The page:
“We help patients communicate,” says Lindsay Bray, a clinical leader at Ron Joyce Children’s Health Centre whose face lights up with pride when discussing the innovative work conducted at the Centre’s Technology Access Clinic (TAC).
The TAC provides augmentative and alternative communication devices for patients who are unable to speak or write. The devices range from computers that patients control with their eyes, to text-to-speech programs on tablets.
“As our patients grow and develop, we find devices that suit their evolving needs,” says Susan Nall, Clinical Manager of Developmental Pediatrics and Rehabilitation. “We work with people who otherwise can’t communicate and we support the discovery of their expressive vocabulary.”
A lifetime of collaboration
The TAC serves pediatric and adult patients. The multidisciplinary team includes speech-language pathologists, occupational therapists who help patients with the physical aspects of accessing devices, biomedical technicians and communicative disorder assistants who program the devices.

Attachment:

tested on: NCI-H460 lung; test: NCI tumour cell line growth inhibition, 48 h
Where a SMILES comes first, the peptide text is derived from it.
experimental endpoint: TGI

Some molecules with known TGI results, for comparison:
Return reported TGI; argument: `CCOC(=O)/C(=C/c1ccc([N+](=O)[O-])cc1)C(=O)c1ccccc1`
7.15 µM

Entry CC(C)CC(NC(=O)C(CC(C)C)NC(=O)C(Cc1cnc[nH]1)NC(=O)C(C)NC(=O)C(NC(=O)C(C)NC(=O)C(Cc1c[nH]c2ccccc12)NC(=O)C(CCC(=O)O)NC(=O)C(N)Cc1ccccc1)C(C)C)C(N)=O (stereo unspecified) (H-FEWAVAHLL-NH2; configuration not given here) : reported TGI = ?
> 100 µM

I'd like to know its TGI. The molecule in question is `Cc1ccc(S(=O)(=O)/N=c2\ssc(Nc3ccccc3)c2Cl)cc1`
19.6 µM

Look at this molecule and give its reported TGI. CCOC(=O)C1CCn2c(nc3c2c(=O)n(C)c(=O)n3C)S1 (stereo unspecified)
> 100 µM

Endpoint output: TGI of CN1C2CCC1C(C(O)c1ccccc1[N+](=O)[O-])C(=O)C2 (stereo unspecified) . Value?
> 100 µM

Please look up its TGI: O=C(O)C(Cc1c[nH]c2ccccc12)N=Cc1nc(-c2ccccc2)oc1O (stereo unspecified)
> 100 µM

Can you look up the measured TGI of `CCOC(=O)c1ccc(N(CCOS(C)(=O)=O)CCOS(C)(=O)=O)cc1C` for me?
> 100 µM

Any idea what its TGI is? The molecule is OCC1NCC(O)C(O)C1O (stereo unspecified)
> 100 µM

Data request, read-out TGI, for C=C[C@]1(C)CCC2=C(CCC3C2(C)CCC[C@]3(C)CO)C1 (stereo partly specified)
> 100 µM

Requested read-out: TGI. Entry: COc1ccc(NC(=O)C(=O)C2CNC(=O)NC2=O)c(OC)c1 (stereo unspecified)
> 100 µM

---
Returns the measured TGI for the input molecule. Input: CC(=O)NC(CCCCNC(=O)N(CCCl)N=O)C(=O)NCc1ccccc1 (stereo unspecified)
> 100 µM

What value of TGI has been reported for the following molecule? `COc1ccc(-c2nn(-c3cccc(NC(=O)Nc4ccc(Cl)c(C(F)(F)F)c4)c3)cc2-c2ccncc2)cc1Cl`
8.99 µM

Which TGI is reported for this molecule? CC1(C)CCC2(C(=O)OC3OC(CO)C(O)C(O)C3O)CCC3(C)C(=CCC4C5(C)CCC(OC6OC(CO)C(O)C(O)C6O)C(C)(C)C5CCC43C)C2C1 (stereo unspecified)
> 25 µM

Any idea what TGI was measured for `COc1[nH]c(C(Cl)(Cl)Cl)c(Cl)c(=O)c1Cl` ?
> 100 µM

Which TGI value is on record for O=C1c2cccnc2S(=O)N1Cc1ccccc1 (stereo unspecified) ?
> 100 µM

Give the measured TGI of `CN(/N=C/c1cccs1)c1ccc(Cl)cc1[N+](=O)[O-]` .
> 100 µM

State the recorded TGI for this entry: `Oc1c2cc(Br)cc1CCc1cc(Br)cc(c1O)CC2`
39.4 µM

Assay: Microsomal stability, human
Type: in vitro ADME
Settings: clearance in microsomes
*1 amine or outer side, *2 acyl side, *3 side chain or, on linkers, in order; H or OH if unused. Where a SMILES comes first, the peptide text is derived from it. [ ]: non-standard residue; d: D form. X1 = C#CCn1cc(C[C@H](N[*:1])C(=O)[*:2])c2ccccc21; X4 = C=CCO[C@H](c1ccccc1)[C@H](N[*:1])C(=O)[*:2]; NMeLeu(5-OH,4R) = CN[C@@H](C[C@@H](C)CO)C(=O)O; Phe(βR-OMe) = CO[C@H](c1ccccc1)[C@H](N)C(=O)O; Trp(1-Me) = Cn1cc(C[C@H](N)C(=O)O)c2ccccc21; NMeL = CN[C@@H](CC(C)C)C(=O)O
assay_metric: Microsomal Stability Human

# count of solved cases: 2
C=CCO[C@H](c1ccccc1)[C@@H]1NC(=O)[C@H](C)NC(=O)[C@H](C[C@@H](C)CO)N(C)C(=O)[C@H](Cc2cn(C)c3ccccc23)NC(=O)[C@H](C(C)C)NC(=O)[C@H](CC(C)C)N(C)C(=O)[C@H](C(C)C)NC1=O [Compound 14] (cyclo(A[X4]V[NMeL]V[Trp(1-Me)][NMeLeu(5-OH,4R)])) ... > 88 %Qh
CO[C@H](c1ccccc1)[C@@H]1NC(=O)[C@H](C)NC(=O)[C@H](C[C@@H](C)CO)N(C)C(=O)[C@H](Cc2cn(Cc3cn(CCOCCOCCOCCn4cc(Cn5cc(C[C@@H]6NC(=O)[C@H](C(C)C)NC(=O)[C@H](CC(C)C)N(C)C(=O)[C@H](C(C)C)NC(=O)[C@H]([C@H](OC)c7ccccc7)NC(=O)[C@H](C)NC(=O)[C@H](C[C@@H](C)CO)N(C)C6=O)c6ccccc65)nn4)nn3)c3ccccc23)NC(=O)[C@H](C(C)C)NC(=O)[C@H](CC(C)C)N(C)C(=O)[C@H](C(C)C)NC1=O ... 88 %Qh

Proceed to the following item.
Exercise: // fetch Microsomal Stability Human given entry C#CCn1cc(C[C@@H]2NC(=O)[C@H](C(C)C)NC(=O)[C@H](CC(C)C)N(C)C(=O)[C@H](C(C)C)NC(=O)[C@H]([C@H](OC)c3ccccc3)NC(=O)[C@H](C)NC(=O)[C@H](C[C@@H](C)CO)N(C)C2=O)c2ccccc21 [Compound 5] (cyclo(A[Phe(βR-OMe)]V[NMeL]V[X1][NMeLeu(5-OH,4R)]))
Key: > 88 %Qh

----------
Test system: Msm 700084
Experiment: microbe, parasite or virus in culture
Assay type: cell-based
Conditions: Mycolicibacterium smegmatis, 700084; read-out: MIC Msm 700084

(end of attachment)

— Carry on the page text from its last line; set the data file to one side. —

“As our patients grow and develop, we find devices that suit their evolving needs.” – Susan Nall
“Many of our pediatric patients have developmental conditions like cerebral palsy or autism spectrum disorder,” explains Lindsay, “while our adult patients have degenerative conditions like multiple sclerosis, Lou Gehrig’s disease or have suffered a stroke.”
One of the major goals in prescribing a communication device is to enhance a patient’s quality of life.
“It’s very rewarding to help our patients advocate for their wishes and to provide a sense of self-determination in such a comprehensive and innovative way,” says Susan.
Read more about the TAC: Man with ALS writes memoir with eye tracking technology